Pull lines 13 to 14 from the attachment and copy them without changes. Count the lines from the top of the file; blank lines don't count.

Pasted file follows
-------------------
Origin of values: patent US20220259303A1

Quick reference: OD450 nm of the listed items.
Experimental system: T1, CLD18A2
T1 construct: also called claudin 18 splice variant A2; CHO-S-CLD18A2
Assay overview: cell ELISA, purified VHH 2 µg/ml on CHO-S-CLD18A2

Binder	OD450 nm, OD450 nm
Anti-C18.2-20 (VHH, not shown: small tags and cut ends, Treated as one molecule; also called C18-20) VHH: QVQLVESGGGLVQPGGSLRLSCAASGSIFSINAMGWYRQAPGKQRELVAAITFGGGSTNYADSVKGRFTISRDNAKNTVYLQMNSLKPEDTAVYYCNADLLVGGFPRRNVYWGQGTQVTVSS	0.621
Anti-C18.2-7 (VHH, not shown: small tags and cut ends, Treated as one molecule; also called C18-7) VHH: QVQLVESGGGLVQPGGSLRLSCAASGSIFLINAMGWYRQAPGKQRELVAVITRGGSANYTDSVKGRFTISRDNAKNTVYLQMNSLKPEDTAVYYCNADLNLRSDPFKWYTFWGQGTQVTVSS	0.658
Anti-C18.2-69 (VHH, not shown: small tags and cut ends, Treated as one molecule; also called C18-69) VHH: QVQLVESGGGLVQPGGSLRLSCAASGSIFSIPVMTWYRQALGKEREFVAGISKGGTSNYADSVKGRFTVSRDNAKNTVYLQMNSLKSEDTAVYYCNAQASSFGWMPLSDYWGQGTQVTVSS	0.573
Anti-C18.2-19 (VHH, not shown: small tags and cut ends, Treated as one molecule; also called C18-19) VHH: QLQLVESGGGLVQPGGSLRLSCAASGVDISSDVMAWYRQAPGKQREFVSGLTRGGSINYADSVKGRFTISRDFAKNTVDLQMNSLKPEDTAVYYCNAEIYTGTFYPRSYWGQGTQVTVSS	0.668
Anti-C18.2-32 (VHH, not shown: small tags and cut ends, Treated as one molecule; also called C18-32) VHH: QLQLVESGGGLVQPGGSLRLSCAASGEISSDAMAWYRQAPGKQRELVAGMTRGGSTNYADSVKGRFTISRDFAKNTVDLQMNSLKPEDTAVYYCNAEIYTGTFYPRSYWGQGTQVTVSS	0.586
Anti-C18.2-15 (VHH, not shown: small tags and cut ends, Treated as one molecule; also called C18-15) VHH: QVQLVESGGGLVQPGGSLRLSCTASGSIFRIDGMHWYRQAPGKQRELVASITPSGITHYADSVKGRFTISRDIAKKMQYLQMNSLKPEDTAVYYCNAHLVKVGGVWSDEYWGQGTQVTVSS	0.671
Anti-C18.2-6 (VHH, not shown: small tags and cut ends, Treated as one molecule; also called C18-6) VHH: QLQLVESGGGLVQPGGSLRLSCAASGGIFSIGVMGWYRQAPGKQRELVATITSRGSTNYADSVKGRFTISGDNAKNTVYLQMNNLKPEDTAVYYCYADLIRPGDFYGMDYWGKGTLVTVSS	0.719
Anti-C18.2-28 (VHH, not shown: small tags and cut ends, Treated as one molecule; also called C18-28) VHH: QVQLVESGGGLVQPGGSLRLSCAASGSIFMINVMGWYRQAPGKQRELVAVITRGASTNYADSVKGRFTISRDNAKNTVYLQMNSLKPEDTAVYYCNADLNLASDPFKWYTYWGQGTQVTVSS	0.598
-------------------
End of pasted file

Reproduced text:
Anti-C18.2-6 (VHH, not shown: small tags and cut ends, Treated as one molecule; also called C18-6) VHH: QLQLVESGGGLVQPGGSLRLSCAASGGIFSIGVMGWYRQAPGKQRELVATITSRGSTNYADSVKGRFTISGDNAKNTVYLQMNNLKPEDTAVYYCYADLIRPGDFYGMDYWGKGTLVTVSS	0.719
Anti-C18.2-28 (VHH, not shown: small tags and cut ends, Treated as one molecule; also called C18-28) VHH: QVQLVESGGGLVQPGGSLRLSCAASGSIFMINVMGWYRQAPGKQRELVAVITRGASTNYADSVKGRFTISRDNAKNTVYLQMNSLKPEDTAVYYCNADLNLASDPFKWYTYWGQGTQVTVSS	0.598